Representing the Invisible18. Jun - 22. Jun 14 / ended Embassy Tea Gallery
18:00 to 21:00 pm
Representing the Invisible
Carlos Franklin today announces the launch of a new range of works and the dates of his new show entitled Representing the Invisible. Franklin’s focus for this work is the invention of the Torpedo at the World’s first Torpedo Factory in Rijeka, Croatia.
In 1850 the inventor Robert Whitehead moved to Rijeka, a strategic and influential city on the south coast of the Austro-Hungarian empire (nowadays Croatia). There he met Mr Giovanni Biagio Luppis, a frigate captain, and created a device to attack underwater: the coast guard, explosive boat, explosive fish, mine-ship that from 1900 became known as the torpedo.
With the ongoing threat of war everywhere there were obvious requirements for modern weapons but the constrains were considerable from a scientific and logistical perspective. Whitehead developed a way to impulse and give direction to torpedoes once launched, invented a way to see in total blindness and to propel these large underwater bullets faster than sound. It was all about trying to represent the invisible, what the naked eye was incapable of seeing. Design improvements and changes came rapidly one after another, and with them clients that saw in this new war device had a unique advantage. By the beginning of the 20th Century the beginning of the century, North and South America (USA Chile and Argentina), Europe (Germany, U.K., France, Norway, Denmark), Russia and Japan had all become regular buyers. After its continuing success during World War II the factory lost its competitive advantage with the launching platform closing in 1966 when the building fell into ruin.
Carlos Franklin takes this building and its history as basis for his first solo exhibition in London. This is the axel that articulates multiple layers and subjects and caught the artist’s attention. First, because of his fascination for modern building ruins, which he considers as traces, or even urban scars, of the failure of modernism. Second, because this ruin where this unique technology was developed that somehow enable you to see the invisible, means that it can be used to illustrate the strategies that conceptual or documental art convey whilst building art experiences.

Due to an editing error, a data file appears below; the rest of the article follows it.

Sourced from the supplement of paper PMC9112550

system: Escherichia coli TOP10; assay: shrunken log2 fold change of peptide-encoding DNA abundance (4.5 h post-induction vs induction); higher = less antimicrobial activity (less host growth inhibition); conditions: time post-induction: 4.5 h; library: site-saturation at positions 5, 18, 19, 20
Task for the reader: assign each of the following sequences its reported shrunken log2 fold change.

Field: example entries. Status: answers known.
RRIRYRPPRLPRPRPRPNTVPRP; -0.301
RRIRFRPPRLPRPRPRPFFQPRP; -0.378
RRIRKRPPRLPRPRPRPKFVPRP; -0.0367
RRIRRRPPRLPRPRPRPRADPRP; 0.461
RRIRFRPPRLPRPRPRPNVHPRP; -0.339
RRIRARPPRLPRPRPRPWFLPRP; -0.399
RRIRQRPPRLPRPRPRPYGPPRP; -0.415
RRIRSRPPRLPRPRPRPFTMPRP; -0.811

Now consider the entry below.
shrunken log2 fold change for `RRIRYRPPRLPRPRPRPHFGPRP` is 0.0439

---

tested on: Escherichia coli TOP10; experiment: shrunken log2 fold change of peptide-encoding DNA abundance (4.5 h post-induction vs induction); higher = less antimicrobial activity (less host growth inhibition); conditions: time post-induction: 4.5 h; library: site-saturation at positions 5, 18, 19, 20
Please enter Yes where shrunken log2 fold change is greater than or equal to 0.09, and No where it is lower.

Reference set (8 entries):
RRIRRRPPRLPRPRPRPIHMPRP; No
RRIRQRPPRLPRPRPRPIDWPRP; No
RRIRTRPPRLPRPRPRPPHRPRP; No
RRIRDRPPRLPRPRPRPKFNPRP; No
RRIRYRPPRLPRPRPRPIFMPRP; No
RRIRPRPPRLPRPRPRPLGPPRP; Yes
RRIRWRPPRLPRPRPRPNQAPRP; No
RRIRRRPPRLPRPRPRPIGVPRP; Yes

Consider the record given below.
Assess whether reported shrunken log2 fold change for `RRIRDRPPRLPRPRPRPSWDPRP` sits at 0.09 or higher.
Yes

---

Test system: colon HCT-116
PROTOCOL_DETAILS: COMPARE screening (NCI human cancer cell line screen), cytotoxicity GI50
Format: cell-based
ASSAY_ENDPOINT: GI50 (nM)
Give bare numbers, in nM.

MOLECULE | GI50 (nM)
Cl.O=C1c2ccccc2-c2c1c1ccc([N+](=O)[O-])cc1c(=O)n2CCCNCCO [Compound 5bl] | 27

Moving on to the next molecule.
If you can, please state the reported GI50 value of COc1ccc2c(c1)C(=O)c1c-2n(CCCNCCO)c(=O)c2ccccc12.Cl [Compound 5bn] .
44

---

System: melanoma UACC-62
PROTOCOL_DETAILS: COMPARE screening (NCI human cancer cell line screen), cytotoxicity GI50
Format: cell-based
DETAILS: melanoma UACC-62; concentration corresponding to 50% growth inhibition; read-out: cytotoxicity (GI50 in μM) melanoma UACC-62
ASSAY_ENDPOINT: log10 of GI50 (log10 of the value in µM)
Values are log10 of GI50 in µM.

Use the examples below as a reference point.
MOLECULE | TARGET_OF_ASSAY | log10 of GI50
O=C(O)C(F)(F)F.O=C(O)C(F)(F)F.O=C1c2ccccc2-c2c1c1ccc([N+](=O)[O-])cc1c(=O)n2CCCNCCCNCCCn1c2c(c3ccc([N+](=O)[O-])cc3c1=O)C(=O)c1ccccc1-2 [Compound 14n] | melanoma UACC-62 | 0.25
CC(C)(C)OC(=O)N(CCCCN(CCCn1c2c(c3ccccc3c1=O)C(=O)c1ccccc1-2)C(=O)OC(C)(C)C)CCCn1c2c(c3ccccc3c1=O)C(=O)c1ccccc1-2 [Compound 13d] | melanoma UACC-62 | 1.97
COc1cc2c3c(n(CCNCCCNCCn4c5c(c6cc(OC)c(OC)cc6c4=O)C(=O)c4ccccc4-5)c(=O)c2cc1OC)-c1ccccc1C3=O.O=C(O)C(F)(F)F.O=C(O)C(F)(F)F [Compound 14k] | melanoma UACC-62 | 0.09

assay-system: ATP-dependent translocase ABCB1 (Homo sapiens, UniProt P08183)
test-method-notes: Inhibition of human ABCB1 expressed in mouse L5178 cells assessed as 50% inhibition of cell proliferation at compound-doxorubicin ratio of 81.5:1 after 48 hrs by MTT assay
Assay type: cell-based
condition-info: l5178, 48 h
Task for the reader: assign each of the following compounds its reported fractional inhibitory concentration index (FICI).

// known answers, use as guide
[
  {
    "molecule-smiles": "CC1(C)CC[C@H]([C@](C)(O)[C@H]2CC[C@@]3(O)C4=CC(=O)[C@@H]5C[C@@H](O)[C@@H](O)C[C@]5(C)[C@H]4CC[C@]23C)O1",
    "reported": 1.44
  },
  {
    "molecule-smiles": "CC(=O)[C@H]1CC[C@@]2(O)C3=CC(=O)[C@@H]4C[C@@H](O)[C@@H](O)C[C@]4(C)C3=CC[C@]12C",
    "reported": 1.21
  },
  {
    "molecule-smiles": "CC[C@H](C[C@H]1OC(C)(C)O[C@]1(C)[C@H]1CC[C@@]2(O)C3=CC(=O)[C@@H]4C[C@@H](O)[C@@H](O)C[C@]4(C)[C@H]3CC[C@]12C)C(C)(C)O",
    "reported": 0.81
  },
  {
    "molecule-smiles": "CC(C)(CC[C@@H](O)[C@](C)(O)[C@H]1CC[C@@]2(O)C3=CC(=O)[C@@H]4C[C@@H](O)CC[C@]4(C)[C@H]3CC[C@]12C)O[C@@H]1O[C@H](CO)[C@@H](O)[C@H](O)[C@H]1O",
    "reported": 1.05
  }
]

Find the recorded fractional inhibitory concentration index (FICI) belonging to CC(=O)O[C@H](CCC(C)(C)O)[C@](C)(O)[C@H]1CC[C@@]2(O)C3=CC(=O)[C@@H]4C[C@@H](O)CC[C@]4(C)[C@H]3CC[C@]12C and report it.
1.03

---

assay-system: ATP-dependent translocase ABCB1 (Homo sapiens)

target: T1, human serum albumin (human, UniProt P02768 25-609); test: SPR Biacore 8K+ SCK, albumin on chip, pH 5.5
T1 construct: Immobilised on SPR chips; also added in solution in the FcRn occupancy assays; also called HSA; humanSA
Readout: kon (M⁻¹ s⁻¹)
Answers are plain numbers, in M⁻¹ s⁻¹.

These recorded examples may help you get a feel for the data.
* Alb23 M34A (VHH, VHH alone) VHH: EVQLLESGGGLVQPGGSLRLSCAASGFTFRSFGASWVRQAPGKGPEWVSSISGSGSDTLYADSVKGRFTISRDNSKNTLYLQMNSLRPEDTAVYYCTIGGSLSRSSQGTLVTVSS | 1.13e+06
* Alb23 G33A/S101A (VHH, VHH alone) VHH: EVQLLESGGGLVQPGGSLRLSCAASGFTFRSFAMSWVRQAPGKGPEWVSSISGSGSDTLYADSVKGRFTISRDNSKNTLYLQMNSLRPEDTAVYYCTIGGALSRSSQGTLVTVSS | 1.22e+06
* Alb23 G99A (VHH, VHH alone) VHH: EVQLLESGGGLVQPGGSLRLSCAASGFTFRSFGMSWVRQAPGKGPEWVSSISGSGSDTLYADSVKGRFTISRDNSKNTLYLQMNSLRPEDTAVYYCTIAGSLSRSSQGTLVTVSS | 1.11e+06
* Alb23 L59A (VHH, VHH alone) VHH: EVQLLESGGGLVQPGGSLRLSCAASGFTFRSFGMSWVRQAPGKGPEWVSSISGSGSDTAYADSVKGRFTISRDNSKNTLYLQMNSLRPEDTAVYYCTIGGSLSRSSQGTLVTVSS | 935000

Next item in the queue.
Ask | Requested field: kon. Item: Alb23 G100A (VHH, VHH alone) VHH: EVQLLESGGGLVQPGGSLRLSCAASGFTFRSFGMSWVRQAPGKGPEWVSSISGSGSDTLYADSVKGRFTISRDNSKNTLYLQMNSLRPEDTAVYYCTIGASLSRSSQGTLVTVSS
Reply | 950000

Visibility is a distinction that alters with time and now, in a time when we have an excess of transparency and are able to see almost too much information and data, we are only able to perceive the traces.
The exhibit includes 2 polyptychs, 1 dyptych, 4 medium size drawings and a group of small ones, that correspond to the archives of the city of Rijeka. These are a new experiment that the artist undertook sanding paper. The drawings are revealed by the light behind them. We can see how Franklin brings into drawing the way images are produced in digital and analog media (video and photography), where the light makes the picture happen.
Special thanks to Museum of Rijeka, especially to MA Jelena Dunato and prof. Dinko Zorović.
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